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Old January 5, 2014, 06:50 PM   #1
Ruger480
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Coyote Ammo for an '06

Does any one know where I can find 100-110 grain 30-06 ammo?

Thanks
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Old January 5, 2014, 07:43 PM   #2
steveNChunter
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I think Federal Premium still has a 110 gr .30-06 ammo that uses the Barnes TTSX. It will be expensive if you can even find it.

Another question is, will your rifle shoot that bullet accurately? Most .30-06's are a 1:10 twist, which is a bit on the fast side for a 110 grain bullet. You might get OK accuracy with them, or you might be all over the place.

If you must use a .30-06 for coyotes, I recommend a standard cup-and-core 150 gr bullet. They're easier to find, more likely to be accurate in your rifle, and cheaper. Remington, Hornady, Federal, anything you can find will work. Coyotes aren't that hard to kill. If you are wanting to save/sell the pelts, the .30-06 will be a dismal failure.
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Old January 5, 2014, 08:57 PM   #3
Ruger480
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Quote:
I think Federal Premium still has a 110 gr .30-06 ammo that uses the Barnes TTSX
Awesome. Any idea where I can get my hands on them?
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Old January 6, 2014, 04:24 AM   #4
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Do you reload?
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Old January 6, 2014, 07:59 AM   #5
Mobuck
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If still available both Federal 125(using Sierra bullets) and Remington 125 worked well enough back when I used a 30/06 for coyotes. Accuracy with those was better than with 110 grainers and trajectory was not that much different. Realistically, not much is gained compared to the 150 grain "tipped" bulleted factory loads. I've not seen any .30 cal bullets that didn't fully penetrate a coyote and go zinging off into the background. Most any of the plastic tipped 150 grain bullets will open at least a little on a coyote and maybe cause just as much damage as the 110/125's.
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Old January 6, 2014, 02:50 PM   #6
Ruger480
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Kawasaki, no sir I do not handload.

Mobuck, thanks for the advice. I'll stick to the 150 grain. They are much easier to find. I have no intention of salvaging the hides. This is simply to reduce the numbers a bit on the farm where I deer hunt.
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Old January 6, 2014, 03:49 PM   #7
Rifleman1776
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I used Blitz King Sierras for predator control. They would disintegrate on contact with anything. This made them safe(r) from the possibility of richochet into someone elses property. Go with the 150s.
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Old January 6, 2014, 09:13 PM   #8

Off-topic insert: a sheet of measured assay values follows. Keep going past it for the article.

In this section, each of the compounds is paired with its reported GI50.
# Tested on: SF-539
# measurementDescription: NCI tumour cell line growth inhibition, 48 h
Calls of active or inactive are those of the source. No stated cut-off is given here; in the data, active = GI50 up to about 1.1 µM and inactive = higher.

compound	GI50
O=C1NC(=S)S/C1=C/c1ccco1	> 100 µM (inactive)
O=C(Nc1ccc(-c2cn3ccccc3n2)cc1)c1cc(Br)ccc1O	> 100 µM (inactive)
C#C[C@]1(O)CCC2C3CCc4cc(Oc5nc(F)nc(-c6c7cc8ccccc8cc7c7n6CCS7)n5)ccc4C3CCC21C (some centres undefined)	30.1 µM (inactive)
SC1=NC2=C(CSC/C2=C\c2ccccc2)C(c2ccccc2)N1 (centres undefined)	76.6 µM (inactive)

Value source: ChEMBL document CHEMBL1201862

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What ever shoots best, maybe your favorite deer/hog hunting load. Just consider it practice for when you really mean business.
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Old January 6, 2014, 09:26 PM   #9
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Might look at the 150 grain Federal Fusion. Pretty inexpensive, decent BC.
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Old January 6, 2014, 09:50 PM   #10
std7mag
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If your trying to save the hide, you might want to try the Remington Accelerator.

If I remember correctly it shoots a sabot 55 gr. .224" bullet.

Just have to adjust your point of aim.
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Old January 6, 2014, 10:20 PM   #11
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Wouldn't a FMJ be devastating on a coyote from a 30-06??? I would think any fmj surplus ammo would do the job.
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Old January 6, 2014, 10:37 PM   #12
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I don't know of anywhere that lets you hunt with FMJ. It's considered inhumane because it doesn't expand so there's far lower chance of a clean kill. That said, when you're talking a .30-06 on a squirrel or other small animal, it doesn't really matter what the bullet's made of. It's just going to vaporize.
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Old January 6, 2014, 11:05 PM   #13
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If you need help with them 'yotes, let me know!
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Old January 7, 2014, 08:37 AM   #14
Mystro
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Yup, forgot about the no FMJ laws. I see Hornady has a 125 SST for the 308. Perhaps going the other way and shooting a heavy 180 won't open up in time and might not blow em apart???
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Old January 7, 2014, 08:45 AM   #15
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Reading the OP's replies leads me to believe he would be best served by using 150 grain ammo he already has or has best access to. This will provide best economy and experience with loads which may be used for other hunting later on. I've seen very little difference in "on target" performance or damage with any of the common cup and core bullets at normal ranges.
I patently do not recommend wasting time/money with the Accelerator ammo. Accuracy is insufficient to utilize the "extra range" suggested by the advertisements.
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